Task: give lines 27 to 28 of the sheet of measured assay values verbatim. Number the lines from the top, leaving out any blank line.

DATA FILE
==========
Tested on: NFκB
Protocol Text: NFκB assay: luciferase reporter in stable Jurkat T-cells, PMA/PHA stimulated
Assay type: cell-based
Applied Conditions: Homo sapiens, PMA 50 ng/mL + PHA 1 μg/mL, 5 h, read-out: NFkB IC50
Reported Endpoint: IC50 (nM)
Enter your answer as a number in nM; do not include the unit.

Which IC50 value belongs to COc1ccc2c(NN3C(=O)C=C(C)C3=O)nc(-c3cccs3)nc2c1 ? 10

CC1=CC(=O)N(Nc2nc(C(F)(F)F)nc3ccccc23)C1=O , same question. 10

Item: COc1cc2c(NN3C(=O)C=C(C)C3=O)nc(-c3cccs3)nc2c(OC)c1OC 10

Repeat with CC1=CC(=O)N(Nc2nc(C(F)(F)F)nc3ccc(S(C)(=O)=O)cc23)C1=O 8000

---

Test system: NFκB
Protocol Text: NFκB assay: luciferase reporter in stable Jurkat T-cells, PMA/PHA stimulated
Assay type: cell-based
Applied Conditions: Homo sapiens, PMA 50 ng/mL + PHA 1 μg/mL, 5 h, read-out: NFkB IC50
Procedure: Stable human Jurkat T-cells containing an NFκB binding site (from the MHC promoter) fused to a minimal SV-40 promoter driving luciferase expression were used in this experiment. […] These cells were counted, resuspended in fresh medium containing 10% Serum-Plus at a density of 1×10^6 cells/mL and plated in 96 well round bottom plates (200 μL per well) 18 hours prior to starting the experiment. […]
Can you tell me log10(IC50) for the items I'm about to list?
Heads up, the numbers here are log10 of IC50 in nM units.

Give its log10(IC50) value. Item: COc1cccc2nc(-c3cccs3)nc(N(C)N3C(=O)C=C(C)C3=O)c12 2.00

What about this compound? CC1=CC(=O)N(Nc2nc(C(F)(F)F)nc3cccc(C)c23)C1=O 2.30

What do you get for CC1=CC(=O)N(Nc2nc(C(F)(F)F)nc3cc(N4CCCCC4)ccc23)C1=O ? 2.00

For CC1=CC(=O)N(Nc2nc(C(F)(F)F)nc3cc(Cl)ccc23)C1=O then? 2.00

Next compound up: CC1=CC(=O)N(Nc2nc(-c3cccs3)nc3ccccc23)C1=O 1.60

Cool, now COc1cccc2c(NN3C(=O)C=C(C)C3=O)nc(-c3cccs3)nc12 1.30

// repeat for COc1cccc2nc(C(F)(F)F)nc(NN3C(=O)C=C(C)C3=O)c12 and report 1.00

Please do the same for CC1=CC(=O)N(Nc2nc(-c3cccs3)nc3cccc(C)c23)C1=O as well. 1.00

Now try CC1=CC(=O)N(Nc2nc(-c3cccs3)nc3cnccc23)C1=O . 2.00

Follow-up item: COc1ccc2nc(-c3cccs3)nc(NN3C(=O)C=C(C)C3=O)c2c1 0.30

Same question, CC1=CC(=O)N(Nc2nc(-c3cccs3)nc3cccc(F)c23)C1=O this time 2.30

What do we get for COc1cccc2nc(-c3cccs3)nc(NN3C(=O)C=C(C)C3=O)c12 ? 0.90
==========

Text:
Now try CC1=CC(=O)N(Nc2nc(-c3cccs3)nc3cnccc23)C1=O . 2.00

Follow-up item: COc1ccc2nc(-c3cccs3)nc(NN3C(=O)C=C(C)C3=O)c2c1 0.30